Monday, June 16, 2014

Olmstead 15th Anniversary [Part One] - How Much Progress Has Your State Made? Information Bulletin # 390 (6/2014) On June 22, 1999, the Supreme Court held in Olmstead held that “unnecessary isolation is properly regarded as discrimination based on disability.” In this decision, the Court upheld the ADA’s regulation that “[a] public entity shall administer services, programs, and activities in the most integrated setting appropriate to the needs of qualified individuals with disabilities.” Happy Anniversary! What a 15 year ride it has been. We’re going to look State-by-State at how much progress has been made and where advocates might focus in the future. As you know from numerous previous Information Bulletins, the total Medicaid Long Term Services and Supports (LTSS) includes expenditures both in the institution and in the community. Since the largest institution for people with disabilities is the nursing home, we’ll focus in this Information Bulletin there. Fiscal Year 2000 started on July 1, 1999. In FY 2000, the national average for community-based Medicaid funded programs and services was 18.7% of the total LTSS. Therefore, the remaining 81.3% went to keep older and younger people with disabilities “unnecessarily institutionalized” in nursing homes. These FY 2000 expenditures are the Olmstead/ADA base for comparison. In FY 2000 dollars, only $9 billion Medicaid funding was spent to keep people in the community, while $49 billion was spent to institutionalize them in nursing homes! Quite a spread. By FY 2012 (the latest year for which we have reliable national data), the national average for community-based Medicaid funded programs increased to 38.8% of the total LTSS and the institutional expenditures decreased to 61.2%. In FY 2012, $22 billion in Medicaid funding was spent in the community (up from the $9 billion in FY 2000) but $74 billion was spent to keep people in “unnecessary isolation” (up from $49 billion in FY 2000). Let’s now compare States by focusing on the 38.8% increase in the national average of Medicaid funding for community-based programs in FY 2012. This comparison looks only at the percentage increase in funding going to community-based programs from 2000 to 2012. We believe that a State’s commitment to end discrimination against people with disabilities and to enforce the Olmstead decision and the ADA is reflected in its increase in community expenditures. Here’s a State-by-State comparison of community-based expenditures as a percentage of their entire LTSS from FY 2000 to FY 2012. Remember - to compute the percentage of Medicaid institutional expenditures, just subtract the %s displayed from 100. % of Total LTSS Medicaid Expenditures In The Community for People with Disabilities 2000 2012 Alabama 11.0% 5.2% Alaska 28.8% 62.4% Arizona 14.1% 42.0% Arkansas 30.0% 31.7% California 22.6% 57.1% Colorado 26.9% 45.5% Connecticut 16.9% 25.8% Delaware 13.1% 21.3% Florida 10.1% 23.0% Georgia 14.2% 29.0% Hawaii 14.2% n/a Idaho 26.0% 43.5% Illinois 8.5% 31.9% Indiana 7.9% 18.7% Iowa 11.1% 26.6% Kansas 26.6% 31.5% Kentucky 22.6% 14.4% Louisiana 5.7% 30.0% Maine 17.1% 32.3% Maryland 12.4% 23.4% Massachusetts 17.3% 44.7% Michigan 11.3% 23.6% Minnesota 21.8% 65.4% Mississippi 6.7% 22.2% Missouri 20.9% 37.4% Montana 24.9% 36.2% Nebraska 16.9% 23.6% Nevada 17.1% 33.5% New Hampshire 9.9% 18.8% New Jersey 10.0% 15.7% New Mexico 11.4% n/a New York 29.9% 45.9% North Carolina 34.6% 39.8% North Dakota 3.4% 14.0% Ohio 11.7% 32.4% Oklahoma 16.3% 30.8% Oregon 48.0% 60.7% Pennsylvania 3.2% 24.7% Rhode Island 7.5% 18.8% South Carolina 22.5% 26.2% South Dakota 6.2% 16.3% Tennessee 0.5% 31.3% Texas 28.5% 50.1% Utah 8.3% 21.9% Vermont 23.1% 44.7% Virginia 17.0% 43.9% Washington 39.4% 61.7% Dist. of Colum 11.4% 54.1% West Virginia 30.2% 31.3% Wisconsin 19.6% 47.9% Wyoming 9.0% 20.0% U.S. 18.7% 38.8% Disability advocates of aged and younger people, at this time of celebration, many of you should recognize that these increases are extremely important and represent your real efforts. These changes do not come about by magic but by hard grass roots organizing and efforts. These changes directly impact hundreds of thousands of people with disabilities. Some states have significantly turned the balance and to them we offer real congratulations; some have made some progress but still have a ways to go. Steve Gold, The Disability Odyssey continues Special thanks to Truven Health Analytics for data. Back issues of other Information Bulletins posted after 10/2013 can be found only at Information Bulletins before 10/2013 are available online at with a searchable Archive at this site divided into different subjects. To contact Steve Gold directly, write to or call 215-627-7100. Ext 227.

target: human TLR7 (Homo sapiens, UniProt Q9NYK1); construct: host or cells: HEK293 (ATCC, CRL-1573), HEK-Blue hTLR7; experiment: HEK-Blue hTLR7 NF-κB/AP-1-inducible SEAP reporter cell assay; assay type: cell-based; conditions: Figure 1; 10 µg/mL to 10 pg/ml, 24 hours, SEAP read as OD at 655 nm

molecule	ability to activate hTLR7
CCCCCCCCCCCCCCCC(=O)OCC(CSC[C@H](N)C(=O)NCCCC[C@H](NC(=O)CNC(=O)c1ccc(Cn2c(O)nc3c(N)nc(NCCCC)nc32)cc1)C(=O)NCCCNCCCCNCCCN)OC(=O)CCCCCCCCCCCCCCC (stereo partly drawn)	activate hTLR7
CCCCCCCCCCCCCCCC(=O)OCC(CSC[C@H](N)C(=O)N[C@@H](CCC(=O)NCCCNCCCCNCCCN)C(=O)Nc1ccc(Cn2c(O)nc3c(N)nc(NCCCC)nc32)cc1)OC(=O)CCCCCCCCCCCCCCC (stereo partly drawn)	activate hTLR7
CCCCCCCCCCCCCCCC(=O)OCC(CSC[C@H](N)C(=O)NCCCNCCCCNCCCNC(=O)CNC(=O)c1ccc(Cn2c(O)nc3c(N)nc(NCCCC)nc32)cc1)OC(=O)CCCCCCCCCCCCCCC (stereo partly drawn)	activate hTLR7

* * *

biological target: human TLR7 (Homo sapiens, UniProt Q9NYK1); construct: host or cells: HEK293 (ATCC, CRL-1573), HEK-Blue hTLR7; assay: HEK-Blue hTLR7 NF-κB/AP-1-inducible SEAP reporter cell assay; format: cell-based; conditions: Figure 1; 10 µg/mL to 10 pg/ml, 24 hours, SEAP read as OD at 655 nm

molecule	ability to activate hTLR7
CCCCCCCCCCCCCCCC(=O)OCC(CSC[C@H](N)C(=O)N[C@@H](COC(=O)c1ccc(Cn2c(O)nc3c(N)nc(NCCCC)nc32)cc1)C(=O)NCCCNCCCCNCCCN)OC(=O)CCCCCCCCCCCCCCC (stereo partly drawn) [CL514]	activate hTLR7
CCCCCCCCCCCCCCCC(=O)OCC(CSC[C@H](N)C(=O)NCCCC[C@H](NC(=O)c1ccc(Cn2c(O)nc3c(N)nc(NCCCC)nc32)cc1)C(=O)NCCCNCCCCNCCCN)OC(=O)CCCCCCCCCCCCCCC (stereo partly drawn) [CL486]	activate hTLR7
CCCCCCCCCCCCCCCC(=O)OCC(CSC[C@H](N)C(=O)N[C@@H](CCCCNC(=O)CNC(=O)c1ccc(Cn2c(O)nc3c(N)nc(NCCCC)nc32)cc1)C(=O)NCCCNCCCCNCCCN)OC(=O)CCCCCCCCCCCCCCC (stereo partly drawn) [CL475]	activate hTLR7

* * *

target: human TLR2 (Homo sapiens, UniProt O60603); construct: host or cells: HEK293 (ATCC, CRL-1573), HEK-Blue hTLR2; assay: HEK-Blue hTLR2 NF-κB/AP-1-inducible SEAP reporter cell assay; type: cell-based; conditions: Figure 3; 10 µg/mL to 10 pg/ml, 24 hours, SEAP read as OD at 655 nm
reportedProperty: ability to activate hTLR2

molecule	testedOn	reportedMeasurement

No comments:

Post a Comment